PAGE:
At first, the jumble of strange words might seem completely incomprehensible, but your ear hasn’t yet adapted to the true pace of the language. Use this adaptive period constructively by picking out objects in the news clips that the journalist is sure to identify. Look up the name of the object and some related verbs in your dictionary and replay the news clip listening only for those words. Over time, your ear will learn to adapt to the pace. Larger cities typically have international radio or newscasts.

Look for listings in your local paper and listen when you have some free time. At first, it will seem futile as every word is a complete mystery, but slowly you’ll begin to recognize one word then another until you are identifying the gist of entire sentences. Remember that this is how you would be exposed to the language in a foreign country.

Perhaps the most difficult skills to improve without the benefits of total immersion are your oral, or speaking skills. If you live in a small town or are learning a more obscure language, the chances to engage in light conversation are limited. Check local newspaper listings for small, informal groups that might be meeting at nearby churches, for example.

If no organized group exists, then consider forming your own among your classmates. Once or twice-a-week chats can be very useful granted the members are diligent about not lapsing into English. If all else fails, there is always yourself with whom to communicate. When you have a few moments, close the curtains and lock the door then hold a conversation with yourself. The exercise is more like a speech than dialogue, but you are still exercising your ability to express yourself orally.

Simply choose a topic that interests you and imagine a question someone might pose in an informal setting. If you breed Greyhound dogs, for example, explain aloud the history of the breed, or its particular characteristics. Beginners should keep their responses to three to five sentences. Think of what you would say in English and try to express it in your new language, but keep your sentences short and simple. Any verbs or nouns that are a mystery should be looked up in the dictionary.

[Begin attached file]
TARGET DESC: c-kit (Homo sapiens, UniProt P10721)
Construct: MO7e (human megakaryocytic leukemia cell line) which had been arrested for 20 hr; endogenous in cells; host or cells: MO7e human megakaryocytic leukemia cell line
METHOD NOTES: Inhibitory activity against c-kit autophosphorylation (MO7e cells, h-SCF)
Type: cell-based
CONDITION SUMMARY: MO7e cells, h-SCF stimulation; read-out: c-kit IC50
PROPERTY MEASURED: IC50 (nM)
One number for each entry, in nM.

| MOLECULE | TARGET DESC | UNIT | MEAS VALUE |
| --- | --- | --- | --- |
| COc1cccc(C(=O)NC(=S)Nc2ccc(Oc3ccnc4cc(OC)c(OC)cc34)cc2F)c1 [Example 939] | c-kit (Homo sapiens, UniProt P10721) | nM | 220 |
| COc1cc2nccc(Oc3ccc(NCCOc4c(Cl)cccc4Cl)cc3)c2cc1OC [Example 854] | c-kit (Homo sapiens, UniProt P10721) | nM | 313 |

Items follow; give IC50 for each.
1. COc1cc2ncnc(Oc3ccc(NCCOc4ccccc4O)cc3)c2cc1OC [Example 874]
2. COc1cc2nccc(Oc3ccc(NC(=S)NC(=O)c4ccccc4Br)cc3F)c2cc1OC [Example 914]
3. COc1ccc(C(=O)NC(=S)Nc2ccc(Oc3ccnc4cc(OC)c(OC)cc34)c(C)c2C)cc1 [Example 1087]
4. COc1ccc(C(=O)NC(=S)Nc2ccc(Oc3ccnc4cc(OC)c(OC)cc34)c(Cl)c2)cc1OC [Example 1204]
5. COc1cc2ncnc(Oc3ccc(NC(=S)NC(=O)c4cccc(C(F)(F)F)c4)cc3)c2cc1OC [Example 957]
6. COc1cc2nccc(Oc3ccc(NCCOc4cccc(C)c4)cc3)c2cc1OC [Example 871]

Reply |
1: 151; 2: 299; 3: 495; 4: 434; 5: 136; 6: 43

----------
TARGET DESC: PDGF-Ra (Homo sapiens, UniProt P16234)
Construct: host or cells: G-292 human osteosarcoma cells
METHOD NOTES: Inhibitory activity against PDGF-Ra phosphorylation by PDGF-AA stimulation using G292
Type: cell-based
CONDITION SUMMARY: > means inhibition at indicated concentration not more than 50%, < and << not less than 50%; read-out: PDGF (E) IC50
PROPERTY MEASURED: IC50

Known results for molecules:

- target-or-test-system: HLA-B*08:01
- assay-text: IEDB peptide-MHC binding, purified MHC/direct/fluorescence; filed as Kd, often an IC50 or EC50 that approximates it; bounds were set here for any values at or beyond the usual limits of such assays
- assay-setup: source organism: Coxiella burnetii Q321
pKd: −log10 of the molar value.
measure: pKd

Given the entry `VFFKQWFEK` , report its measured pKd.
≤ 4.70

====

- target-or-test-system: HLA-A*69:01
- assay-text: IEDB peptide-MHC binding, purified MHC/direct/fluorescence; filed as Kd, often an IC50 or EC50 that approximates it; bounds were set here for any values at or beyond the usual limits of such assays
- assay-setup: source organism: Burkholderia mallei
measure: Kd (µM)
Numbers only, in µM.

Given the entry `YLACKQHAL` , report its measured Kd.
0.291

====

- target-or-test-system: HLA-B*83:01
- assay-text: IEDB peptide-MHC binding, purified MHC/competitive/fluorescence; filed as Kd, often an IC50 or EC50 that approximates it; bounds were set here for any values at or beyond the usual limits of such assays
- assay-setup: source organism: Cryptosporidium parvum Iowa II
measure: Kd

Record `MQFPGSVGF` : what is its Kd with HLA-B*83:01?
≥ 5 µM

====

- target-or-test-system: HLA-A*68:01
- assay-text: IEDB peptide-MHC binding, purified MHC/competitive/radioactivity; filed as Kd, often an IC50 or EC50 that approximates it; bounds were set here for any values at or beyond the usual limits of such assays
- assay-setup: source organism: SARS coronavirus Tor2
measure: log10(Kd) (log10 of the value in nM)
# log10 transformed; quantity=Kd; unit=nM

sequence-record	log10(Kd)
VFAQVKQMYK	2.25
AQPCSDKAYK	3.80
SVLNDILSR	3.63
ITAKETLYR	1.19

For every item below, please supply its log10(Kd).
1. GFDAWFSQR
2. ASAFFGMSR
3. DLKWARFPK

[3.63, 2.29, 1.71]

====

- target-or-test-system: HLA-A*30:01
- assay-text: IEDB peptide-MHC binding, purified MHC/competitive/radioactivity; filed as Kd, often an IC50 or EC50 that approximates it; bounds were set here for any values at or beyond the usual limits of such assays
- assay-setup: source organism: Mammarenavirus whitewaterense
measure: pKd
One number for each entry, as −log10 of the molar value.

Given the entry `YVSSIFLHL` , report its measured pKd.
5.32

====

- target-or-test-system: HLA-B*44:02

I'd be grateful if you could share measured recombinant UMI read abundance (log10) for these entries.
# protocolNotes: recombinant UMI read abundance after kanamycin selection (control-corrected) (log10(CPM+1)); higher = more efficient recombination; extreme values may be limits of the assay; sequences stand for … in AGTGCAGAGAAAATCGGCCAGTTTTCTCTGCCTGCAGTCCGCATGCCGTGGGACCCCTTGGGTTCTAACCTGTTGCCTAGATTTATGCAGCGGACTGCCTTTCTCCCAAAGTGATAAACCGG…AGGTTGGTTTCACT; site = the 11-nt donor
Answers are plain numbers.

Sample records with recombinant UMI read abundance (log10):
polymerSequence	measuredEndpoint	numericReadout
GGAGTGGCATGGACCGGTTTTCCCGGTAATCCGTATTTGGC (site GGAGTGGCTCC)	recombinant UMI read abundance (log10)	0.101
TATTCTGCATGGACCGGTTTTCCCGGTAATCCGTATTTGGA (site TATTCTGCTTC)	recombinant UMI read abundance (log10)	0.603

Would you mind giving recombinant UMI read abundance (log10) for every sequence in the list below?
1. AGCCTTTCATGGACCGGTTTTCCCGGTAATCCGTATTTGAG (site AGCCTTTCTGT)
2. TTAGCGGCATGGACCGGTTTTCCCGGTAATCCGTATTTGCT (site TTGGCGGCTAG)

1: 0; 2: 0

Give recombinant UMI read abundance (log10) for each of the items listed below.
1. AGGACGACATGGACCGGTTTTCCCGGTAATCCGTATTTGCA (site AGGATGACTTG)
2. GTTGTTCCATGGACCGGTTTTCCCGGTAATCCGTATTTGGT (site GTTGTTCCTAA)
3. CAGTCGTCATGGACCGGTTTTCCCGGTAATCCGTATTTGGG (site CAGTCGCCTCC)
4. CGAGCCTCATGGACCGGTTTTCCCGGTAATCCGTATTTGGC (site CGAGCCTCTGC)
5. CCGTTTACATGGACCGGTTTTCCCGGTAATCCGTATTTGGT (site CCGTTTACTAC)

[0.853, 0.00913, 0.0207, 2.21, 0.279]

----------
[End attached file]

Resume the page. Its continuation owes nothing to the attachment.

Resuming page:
If you are more comfortable, write down the response then read it a few times. Finally, without looking, try to say the sentences aloud. Intermediates can focus on more precise vocabulary and complicated sentence structures, while advanced students can practice speaking with little to no preparation. From speech to speech, if you change topics, your vocabulary will begin to expand rapidly, as will your confidence to express yourself.

Other tips to help in the absorption of a new language include posting notes on objects around the house. For example, the word for the window in your language of study would be posted on the actual window so you associate the new word with the physical object on a regular basis.

Students of foreign languages say that they truly understand a language when they begin to dream in that language. Perhaps the reason total immersion techniques are so successful for many students is that the constant absorption of the new language – whether sitting idly on the bus or haggling with the grocery clerk – reaches subconscious levels. If you are unable to benefit from that experience abroad, however, engage your subconscious by recreating that immersion as best you can in your everyday life.

Students of foreign